Libertarian presidential candidate Gary Johnson has pulled back his support for a tax on carbon dioxide emissions after just three days, and now says it’s an impractical theory.
“Look, I haven’t raised a penny of taxes in my political career and neither has Bill,” the former New Mexico governor said, referring to his running mate former Massachusetts Gov. Bill Weld.
“We were looking at—I was looking at—what I heard was a carbon fee which from a free-market standpoint would actually address the issue and cost less,” Johnson told New Hampshire voters Thursday. “I have determined that, you know what, it’s a great theory but I don’t think it can work, and I’ve worked my way through that.”
Johnson reiterated his opposition to a carbon tax and skepticism of government climate policies in an interview with Reason magazine editor-in-chief Nick Gillespie.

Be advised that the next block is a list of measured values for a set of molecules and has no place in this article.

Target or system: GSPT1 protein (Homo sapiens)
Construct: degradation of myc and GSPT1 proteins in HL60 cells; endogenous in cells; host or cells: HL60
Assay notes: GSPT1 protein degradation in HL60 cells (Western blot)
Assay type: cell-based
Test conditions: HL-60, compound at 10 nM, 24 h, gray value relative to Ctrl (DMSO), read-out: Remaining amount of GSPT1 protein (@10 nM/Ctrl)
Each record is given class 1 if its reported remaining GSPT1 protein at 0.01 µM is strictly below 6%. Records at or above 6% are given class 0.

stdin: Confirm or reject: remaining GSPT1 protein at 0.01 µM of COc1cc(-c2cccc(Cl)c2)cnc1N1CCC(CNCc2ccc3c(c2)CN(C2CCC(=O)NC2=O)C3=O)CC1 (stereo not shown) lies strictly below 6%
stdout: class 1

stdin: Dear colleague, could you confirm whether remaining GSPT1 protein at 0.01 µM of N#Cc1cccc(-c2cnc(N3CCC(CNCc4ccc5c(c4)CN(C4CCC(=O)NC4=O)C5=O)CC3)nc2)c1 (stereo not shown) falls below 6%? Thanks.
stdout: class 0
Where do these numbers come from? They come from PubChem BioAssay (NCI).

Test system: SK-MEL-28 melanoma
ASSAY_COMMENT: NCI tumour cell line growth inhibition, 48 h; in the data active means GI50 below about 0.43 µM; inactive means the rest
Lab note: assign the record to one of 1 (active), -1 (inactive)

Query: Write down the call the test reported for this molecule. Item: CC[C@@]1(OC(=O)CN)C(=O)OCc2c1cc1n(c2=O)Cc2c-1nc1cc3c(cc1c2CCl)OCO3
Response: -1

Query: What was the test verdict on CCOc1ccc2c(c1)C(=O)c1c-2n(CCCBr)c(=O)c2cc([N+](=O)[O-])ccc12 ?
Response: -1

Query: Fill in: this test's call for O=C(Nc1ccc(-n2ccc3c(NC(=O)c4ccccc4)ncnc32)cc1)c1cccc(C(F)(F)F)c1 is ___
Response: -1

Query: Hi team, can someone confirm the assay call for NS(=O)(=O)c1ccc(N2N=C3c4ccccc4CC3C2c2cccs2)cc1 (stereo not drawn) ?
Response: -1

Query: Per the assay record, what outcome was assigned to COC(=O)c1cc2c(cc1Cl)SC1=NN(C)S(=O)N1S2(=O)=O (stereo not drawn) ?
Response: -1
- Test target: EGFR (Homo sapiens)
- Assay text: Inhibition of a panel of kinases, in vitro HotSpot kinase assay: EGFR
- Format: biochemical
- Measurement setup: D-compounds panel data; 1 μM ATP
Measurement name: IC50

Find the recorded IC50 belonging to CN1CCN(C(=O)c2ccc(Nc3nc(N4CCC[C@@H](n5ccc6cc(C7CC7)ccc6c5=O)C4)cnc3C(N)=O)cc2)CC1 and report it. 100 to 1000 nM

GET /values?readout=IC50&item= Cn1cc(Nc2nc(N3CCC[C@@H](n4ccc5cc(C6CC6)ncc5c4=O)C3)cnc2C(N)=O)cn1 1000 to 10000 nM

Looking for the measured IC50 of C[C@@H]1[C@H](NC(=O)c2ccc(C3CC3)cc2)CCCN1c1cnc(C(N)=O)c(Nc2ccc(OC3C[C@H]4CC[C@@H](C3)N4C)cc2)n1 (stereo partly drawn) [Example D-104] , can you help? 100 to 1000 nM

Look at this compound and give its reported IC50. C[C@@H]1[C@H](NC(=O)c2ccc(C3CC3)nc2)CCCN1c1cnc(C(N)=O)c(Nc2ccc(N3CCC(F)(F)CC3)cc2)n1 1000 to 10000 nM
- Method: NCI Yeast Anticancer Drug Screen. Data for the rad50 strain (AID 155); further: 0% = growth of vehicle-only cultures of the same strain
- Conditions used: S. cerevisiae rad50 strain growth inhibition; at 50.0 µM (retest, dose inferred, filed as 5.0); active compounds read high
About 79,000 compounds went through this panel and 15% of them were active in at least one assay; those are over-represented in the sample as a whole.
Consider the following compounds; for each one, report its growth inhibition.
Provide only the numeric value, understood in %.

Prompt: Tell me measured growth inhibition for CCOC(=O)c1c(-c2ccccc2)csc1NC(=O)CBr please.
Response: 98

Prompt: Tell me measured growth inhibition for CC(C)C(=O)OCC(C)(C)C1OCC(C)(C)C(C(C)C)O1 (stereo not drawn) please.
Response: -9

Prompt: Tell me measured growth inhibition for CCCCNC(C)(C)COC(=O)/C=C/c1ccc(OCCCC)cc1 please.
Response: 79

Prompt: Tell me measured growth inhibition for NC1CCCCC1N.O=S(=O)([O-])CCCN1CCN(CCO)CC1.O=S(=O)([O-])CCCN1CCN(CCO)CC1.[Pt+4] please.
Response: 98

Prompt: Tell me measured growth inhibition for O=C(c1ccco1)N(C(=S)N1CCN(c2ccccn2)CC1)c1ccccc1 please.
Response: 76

Johnson said a carbon tax “sounds good in theory, but it wouldn’t work in practice.” Gillespie also asked Johnson what he thought about the U.S. acting alone and cutting carbon dioxide emissions to fight global warming.
“In theory, it sounds good, but the reality is that it’s really complex and it won’t really accomplish that,” Johnson said. “So, no support for a carbon fee. I never raised one penny of tax as governor of New Mexico, not one cent in any area. Taxes to me are like a death plague.”
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